Saving up BP or squandering them as soon as you get enough to buy the first thing that becomes available is a strategical decision that can potentially shape how the battle unfolds, so a losing team could quickly turn the tide of a hopeless match with a couple of Apache attack helicopters and a tank to dig out entrenched opponents and gain the upper hand. Alternatively, you could spend less points on a drone to mark up enemies, revealing them to everyone on your team, or you could go on a killing spree with a Wolverine for as long as the batteries hold out. The choice is yours, but any BP you accrue must be spent before the match ends or they're gone, so it's essentially a gamble.
"Dammit Shaun! You totally stole my kill!!"
While Homefront's 32-player multiplayer battles are uniformly excellent, it's not without its flaws, and like the single-player campaign, Homefront does suffer from a few odd bugs and glitches. These will likely be rectified with patches and none are particularly game-breaking, but some are fairly noticeable nonetheless. In multiplayer, the only thing we found were general visual bugs, glitches and a few minor issues with connectivity, but in single-player the AI occasionally gets in the way by getting momentarily stuck and sometimes objectives can be a little bit opaque in the way they're presented.
Textures are also a little on the muddy side too and there isn't a huge amount of visual flair on show in Homefront, making the game look rather rough around the edges in places. This graphical inconsistency is another negative aspect in Homefront, as some vistas are genuinely spectacular, while others are unintentionally murky and sparse. For the most part though, Homefront delivers as far as gameplay and narrative, but there's an unfinished quality to certain parts of the game that leave scuffs all over the rest of Homefront's otherwise glossy sheen.
Seeing as the campaign is so short, there's achievements to artificially extend the life of Homefront's single-player, with rewards for completing each mission without dying, completing each mission on the hardest Guerrilla difficulty and for executing specific actions within a mission, such as sparing burning KPA soldiers or killing them, or completing a certain objective within an allotted time. What few multiplayer achievements there are require grinding to a certain level or attaining certain awards for using weapons and gadgets, while others ask that you reach a certain threat level during a match. Then there's 61 hidden newspapers to collect throughout the campaign, which is as exciting as it sounds.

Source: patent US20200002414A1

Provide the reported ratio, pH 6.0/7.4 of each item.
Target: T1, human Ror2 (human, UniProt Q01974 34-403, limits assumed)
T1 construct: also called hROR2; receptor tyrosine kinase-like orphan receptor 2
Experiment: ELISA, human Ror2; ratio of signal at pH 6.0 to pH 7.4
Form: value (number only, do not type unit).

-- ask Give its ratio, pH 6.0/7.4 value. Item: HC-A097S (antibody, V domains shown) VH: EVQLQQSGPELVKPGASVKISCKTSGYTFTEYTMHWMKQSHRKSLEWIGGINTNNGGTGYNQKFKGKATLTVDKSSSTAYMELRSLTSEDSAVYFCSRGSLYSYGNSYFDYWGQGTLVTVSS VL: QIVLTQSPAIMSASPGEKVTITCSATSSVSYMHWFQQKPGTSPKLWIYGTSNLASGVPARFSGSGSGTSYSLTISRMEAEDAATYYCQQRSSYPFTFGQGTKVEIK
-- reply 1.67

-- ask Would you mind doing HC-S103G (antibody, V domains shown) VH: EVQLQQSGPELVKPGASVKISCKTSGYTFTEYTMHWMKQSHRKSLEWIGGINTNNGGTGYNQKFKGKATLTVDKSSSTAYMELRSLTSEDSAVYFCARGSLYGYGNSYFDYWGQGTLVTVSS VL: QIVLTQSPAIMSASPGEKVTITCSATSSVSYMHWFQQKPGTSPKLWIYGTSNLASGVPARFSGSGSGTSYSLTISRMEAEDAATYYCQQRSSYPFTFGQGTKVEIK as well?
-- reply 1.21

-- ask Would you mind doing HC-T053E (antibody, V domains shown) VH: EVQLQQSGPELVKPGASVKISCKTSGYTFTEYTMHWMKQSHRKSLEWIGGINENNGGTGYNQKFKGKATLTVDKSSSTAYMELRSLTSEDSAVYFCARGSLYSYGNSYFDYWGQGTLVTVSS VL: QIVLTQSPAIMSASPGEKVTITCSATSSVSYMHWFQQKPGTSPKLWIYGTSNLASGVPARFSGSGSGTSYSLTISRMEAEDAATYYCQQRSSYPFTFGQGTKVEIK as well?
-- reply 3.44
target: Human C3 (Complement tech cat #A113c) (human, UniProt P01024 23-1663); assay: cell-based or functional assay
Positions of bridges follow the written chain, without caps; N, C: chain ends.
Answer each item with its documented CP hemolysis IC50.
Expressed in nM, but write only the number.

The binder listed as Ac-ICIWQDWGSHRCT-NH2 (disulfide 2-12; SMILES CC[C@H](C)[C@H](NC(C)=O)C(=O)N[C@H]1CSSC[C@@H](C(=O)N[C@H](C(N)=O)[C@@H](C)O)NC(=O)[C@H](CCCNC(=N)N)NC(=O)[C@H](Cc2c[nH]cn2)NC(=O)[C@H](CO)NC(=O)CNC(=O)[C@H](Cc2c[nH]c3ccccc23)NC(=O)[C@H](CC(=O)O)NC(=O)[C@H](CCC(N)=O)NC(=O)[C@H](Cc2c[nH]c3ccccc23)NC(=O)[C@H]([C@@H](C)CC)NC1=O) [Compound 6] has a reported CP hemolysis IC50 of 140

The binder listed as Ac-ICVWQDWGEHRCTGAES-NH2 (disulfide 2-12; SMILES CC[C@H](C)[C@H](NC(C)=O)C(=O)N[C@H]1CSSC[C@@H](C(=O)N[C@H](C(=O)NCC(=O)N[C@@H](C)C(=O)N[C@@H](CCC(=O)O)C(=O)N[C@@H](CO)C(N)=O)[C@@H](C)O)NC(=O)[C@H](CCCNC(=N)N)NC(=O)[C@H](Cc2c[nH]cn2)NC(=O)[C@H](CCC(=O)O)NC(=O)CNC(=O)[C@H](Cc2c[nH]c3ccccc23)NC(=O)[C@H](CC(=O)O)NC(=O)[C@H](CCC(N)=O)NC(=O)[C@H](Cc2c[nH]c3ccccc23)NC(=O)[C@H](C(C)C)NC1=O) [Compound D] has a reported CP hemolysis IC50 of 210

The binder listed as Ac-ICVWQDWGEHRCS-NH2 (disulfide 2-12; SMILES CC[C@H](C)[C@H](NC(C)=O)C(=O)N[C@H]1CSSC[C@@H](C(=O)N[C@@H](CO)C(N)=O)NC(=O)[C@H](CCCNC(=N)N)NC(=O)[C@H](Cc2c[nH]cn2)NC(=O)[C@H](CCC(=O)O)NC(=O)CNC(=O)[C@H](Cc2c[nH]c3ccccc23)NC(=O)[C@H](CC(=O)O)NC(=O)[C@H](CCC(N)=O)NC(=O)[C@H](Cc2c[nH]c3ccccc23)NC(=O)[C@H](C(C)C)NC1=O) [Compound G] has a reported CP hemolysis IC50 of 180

Given the hype surrounding Homefront, we expected a little more from its single-player campaign, especially when you consider that a Hollywood scriptwriter penned the story and so much emphasis was placed on it. You have to wonder why it doesn't quite click or resonate in the way we hoped it would. That's not to say that Homefront's story is a complete write-off, but you'll find far more life and enjoyment in multiplayer.
Homefront's score is powerful and dramatic, while the guns have an extremely realistic and brassy sound to them. Voice work is engaging for the most part and the soundtrack in general is a winner.
Whether Homefront is supposed to look muddy and rough, we're not entirely sure, but the visual style actually works pretty well. Rough textures let the side down a bit and some environments are a little on the bland side. It's fairly inconsistent overall.
Enjoyable in both single-player and multiplayer, Homefront's mechanics are every bit as tight and accomplished as any FPS worth its salt and the feedback from the game's weapons is immensely gratifying.
The campaign is simply far too short and lacking in dramatic heft, which means it's multiplayer to the rescue. Luckily, hopping online is great fun, offering 32-player gadget-laden mayhem with a neat twist in its Battle Points system.
Most of the achievements are centred around artificially extending the lifespan of the campaign, which is almost an admission of how short it is. You might have to finish the story three times to get them all and go through the joyless task of gathering glowing newspapers. Then there's the multiplayer achievements, which vary from straightforward to grinding.
Homefront's story-driven element is a disappointment, but you'll still probably return for a repeat visit. The multiplayer on the other hand is a far more inviting prospect and will likely burn up a fair few hours, days, weeks and even months if you catch the bug. Here's hoping that Homefront 2 gets the greenlight, as there's loads of potential for expansion and the end leaves Homefront wide open for a sequel.